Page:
Disclaimer: I have not been diagnosed with celiac disease, and I am not a medical professional. Please consult a doctor before making any changes to your current diet or if you have any medically related concerns.
I am very fortunate. I’ve never been very sick, never broken a bone, or had severe allergies, I don’t have asthma or high cholesterol…I’ve never even had a cavity. I’ve always been an incredibly healthy person. An incredibly healthy person who would occasionally suffer from ridiculously sharp stomach pains, rashes, fainting spells, and these crazy tingling sensations. Not so bad, right?
In August of 2010, I got into a car accident. My car was totaled, I had to go to physical therapy for my neck and back for 6 months, but other than that, I walked away okay. Six days after my accident my stomach pains became so unbearable that I was admitted to the hospital. I’m talking straight to triage, no waiting room, and then straight up for testing. But the doctors never found anything. Weird.
These periods became more frequent, stalled for a little while, then started coming back full force last year. I spent the entire car ride home from Savannah last September curled up in the back seat of our car. I initially thought I drank too many cosmos or ate too much fried food, but a week later I didn’t feel any better. After getting sick in the middle of brunch with my grandma, she suggested I start considering eliminating certain food groups (specifically gluten and/or dairy) to see if I saw a change for the better.
No way in hell was I giving up bread or pasta or bagels…or BEER. Nope, not me.
But the more I started researching gluten intolerance, the more dots in my head started connecting. I completely cut out gluten for about a month and felt a hundred times better….time for a diagnosis, right?
When I went to a gastroenterologist, I was told, that in order to test my blood, I needed to go back on a gluten diet. I suffered (with plenty of bagels) for two weeks, until my blood work came back inconclusive. Frustrating. Chances are I didn’t consume enough gluten, but because I had dangerously low B12 (a nutrient that possibly I wasn’t absorbing due to stomach damage), an endoscopy was recommended. I continued to consume gluten, not thinking much of my diet while on our cruise, and came home to results that were still inconclusive.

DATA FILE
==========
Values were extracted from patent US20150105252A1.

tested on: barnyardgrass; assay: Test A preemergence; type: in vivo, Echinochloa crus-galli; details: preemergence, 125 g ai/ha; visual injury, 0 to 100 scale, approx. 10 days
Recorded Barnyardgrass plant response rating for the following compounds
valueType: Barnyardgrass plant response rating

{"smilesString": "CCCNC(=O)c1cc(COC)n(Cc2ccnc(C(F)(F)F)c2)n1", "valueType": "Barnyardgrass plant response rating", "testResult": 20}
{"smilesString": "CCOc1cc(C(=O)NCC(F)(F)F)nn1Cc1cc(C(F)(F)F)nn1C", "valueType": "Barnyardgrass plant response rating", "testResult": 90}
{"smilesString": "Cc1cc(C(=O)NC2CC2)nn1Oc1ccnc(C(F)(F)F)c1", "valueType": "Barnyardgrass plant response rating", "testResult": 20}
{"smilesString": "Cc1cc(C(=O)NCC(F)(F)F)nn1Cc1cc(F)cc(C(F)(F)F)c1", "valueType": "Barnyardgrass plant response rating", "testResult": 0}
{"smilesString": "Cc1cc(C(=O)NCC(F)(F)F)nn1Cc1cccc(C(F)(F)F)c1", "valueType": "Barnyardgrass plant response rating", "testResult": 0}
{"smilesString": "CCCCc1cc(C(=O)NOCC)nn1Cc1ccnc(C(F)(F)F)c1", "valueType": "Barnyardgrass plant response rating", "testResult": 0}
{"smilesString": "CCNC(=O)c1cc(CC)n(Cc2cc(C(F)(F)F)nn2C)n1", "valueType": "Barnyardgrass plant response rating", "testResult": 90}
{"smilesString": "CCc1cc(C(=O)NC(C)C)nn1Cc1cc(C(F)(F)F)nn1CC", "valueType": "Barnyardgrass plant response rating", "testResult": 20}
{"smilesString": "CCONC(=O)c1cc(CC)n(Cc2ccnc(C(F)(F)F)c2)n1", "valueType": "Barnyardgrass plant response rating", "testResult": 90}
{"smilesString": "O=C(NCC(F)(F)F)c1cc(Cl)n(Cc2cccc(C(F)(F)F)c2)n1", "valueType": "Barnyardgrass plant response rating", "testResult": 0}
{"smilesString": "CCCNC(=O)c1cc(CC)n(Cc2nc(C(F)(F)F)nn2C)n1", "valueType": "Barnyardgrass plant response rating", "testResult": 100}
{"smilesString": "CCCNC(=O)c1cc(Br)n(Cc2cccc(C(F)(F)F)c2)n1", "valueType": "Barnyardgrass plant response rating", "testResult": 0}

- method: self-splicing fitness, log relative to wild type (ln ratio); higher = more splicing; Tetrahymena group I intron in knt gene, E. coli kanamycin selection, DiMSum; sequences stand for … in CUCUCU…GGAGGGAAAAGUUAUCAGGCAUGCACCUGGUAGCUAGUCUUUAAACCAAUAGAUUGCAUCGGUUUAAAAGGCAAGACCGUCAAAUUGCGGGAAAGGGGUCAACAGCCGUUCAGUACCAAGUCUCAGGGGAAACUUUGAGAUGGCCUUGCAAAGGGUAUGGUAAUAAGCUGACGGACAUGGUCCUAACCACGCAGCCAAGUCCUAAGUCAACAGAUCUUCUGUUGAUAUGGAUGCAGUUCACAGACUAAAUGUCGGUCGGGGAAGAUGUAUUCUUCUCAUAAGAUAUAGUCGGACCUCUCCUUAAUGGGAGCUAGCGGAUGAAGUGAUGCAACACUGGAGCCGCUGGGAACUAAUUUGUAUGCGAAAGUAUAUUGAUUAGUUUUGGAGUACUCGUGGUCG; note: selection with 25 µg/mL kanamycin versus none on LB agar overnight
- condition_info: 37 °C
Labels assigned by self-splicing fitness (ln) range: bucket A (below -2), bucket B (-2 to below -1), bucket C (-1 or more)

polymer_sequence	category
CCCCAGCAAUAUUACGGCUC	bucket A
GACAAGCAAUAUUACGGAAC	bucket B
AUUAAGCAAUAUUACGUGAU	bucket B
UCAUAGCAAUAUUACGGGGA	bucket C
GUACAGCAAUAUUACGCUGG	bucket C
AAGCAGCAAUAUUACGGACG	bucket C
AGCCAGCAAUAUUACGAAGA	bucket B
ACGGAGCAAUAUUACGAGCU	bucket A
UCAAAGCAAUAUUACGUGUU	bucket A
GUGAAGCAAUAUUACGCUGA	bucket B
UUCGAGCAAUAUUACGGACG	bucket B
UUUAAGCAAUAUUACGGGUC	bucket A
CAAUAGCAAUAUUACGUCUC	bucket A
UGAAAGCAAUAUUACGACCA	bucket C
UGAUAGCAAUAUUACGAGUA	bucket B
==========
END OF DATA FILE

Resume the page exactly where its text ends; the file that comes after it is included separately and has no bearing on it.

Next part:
Ultimately, I decided to go based on how I felt. While eating gluten for close to a month, I felt bloated, fatigued, anxious, and saw my rashes make a comeback. All of these symptoms are at bay when on a gluten free diet. It wasn’t something I understood fully, though I knew it was the right thing for me.
My job recently hosted a lecture on living gluten free, and that’s where things started making sense to me…
What is Gluten
- Gluten is a protein found in wheat, barley, and rye. It gives elasticity to dough, helps it rise, and gives a chewy texture.
Celiac vs. Intolerance
- Celiac disease is a genetic, autoimmune disease in which your cells attack your body, specifically your intestinal villi. It can often cause skin rashes, stomach discomfort, IBS, baldness, anxiety, miscarriages, tingling sensations…the list goes on and on.
- Gluten intolerance/sensitivity is more like a food allergy…same symptoms without the harm to the intestines or the celiac gene.
- Either one can be brought out by some sort of trauma (duh…suddenly made sense!)
Things to Avoid
- Anything containing wheat, barley, or rye
- Oats that are not certified gluten free (due to cross contamination)
- Soy sauce
- Certain medications
- French fries (often breaded in flour)
- Food colorings
- Dried fruit
- Herbal teas
- Any foods containing “natural and/or artificial flavoring”
Personally, I do not buy certified gluten free oats, and things like granola that “may be processed in a facility” using wheat don’t seem to bother me. On the other hand, I know many people who are incredibly sensitive to these things, and I consider myself lucky that I don’t have to take extreme caution. I have grown weary of buying anything with natural/artificial flavoring, and I prefer to stick to real food with minimal ingredients anyway.
The more I avoid gluten, the better I feel and the healthier I’ve been eating. My anxiety is at bay, digestive system is regulated, fainting spells and rashes are completely gone…plus I’ve found that I haven’t missed gluten product too much. But trust me, hard cider and gluten free bagels/pasta helps!
Share your gluten free story with me!